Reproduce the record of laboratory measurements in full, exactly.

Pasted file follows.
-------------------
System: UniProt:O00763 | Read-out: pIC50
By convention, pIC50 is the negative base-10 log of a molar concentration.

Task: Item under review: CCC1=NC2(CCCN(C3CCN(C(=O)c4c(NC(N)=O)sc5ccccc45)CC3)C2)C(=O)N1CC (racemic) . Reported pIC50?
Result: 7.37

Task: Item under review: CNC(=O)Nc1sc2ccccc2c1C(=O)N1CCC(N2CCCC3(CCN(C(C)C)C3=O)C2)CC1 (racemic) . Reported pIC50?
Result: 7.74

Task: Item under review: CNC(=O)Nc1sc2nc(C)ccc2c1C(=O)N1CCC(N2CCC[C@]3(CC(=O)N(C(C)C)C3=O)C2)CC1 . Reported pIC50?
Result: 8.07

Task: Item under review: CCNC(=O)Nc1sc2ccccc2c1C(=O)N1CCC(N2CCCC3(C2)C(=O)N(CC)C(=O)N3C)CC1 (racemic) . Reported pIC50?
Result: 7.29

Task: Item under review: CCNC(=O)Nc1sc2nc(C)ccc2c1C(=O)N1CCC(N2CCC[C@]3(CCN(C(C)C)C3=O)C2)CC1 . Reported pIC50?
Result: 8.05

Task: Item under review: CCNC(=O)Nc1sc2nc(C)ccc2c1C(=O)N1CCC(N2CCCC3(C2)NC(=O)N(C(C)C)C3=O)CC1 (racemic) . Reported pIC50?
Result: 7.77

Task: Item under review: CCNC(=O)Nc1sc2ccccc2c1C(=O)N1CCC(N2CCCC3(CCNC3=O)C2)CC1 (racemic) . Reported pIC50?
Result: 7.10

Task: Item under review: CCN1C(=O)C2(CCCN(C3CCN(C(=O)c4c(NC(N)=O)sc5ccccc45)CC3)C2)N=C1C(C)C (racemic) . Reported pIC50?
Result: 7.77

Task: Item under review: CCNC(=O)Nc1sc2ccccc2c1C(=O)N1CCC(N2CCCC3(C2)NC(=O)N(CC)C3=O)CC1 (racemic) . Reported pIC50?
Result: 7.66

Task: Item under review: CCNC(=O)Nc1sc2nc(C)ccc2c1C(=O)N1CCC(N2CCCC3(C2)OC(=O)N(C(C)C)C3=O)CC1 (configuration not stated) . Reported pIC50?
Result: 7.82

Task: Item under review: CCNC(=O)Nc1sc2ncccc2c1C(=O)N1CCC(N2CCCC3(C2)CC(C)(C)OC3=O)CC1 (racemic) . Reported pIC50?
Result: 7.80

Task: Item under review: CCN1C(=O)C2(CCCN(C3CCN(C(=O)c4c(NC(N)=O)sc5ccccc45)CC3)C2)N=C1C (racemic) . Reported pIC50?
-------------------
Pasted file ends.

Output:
System: UniProt:O00763 | Read-out: pIC50
By convention, pIC50 is the negative base-10 log of a molar concentration.

Task: Item under review: CCC1=NC2(CCCN(C3CCN(C(=O)c4c(NC(N)=O)sc5ccccc45)CC3)C2)C(=O)N1CC (racemic) . Reported pIC50?
Result: 7.37

Task: Item under review: CNC(=O)Nc1sc2ccccc2c1C(=O)N1CCC(N2CCCC3(CCN(C(C)C)C3=O)C2)CC1 (racemic) . Reported pIC50?
Result: 7.74

Task: Item under review: CNC(=O)Nc1sc2nc(C)ccc2c1C(=O)N1CCC(N2CCC[C@]3(CC(=O)N(C(C)C)C3=O)C2)CC1 . Reported pIC50?
Result: 8.07

Task: Item under review: CCNC(=O)Nc1sc2ccccc2c1C(=O)N1CCC(N2CCCC3(C2)C(=O)N(CC)C(=O)N3C)CC1 (racemic) . Reported pIC50?
Result: 7.29

Task: Item under review: CCNC(=O)Nc1sc2nc(C)ccc2c1C(=O)N1CCC(N2CCC[C@]3(CCN(C(C)C)C3=O)C2)CC1 . Reported pIC50?
Result: 8.05

Task: Item under review: CCNC(=O)Nc1sc2nc(C)ccc2c1C(=O)N1CCC(N2CCCC3(C2)NC(=O)N(C(C)C)C3=O)CC1 (racemic) . Reported pIC50?
Result: 7.77

Task: Item under review: CCNC(=O)Nc1sc2ccccc2c1C(=O)N1CCC(N2CCCC3(CCNC3=O)C2)CC1 (racemic) . Reported pIC50?
Result: 7.10

Task: Item under review: CCN1C(=O)C2(CCCN(C3CCN(C(=O)c4c(NC(N)=O)sc5ccccc45)CC3)C2)N=C1C(C)C (racemic) . Reported pIC50?
Result: 7.77

Task: Item under review: CCNC(=O)Nc1sc2ccccc2c1C(=O)N1CCC(N2CCCC3(C2)NC(=O)N(CC)C3=O)CC1 (racemic) . Reported pIC50?
Result: 7.66

Task: Item under review: CCNC(=O)Nc1sc2nc(C)ccc2c1C(=O)N1CCC(N2CCCC3(C2)OC(=O)N(C(C)C)C3=O)CC1 (configuration not stated) . Reported pIC50?
Result: 7.82

Task: Item under review: CCNC(=O)Nc1sc2ncccc2c1C(=O)N1CCC(N2CCCC3(C2)CC(C)(C)OC3=O)CC1 (racemic) . Reported pIC50?
Result: 7.80

Task: Item under review: CCN1C(=O)C2(CCCN(C3CCN(C(=O)c4c(NC(N)=O)sc5ccccc45)CC3)C2)N=C1C (racemic) . Reported pIC50?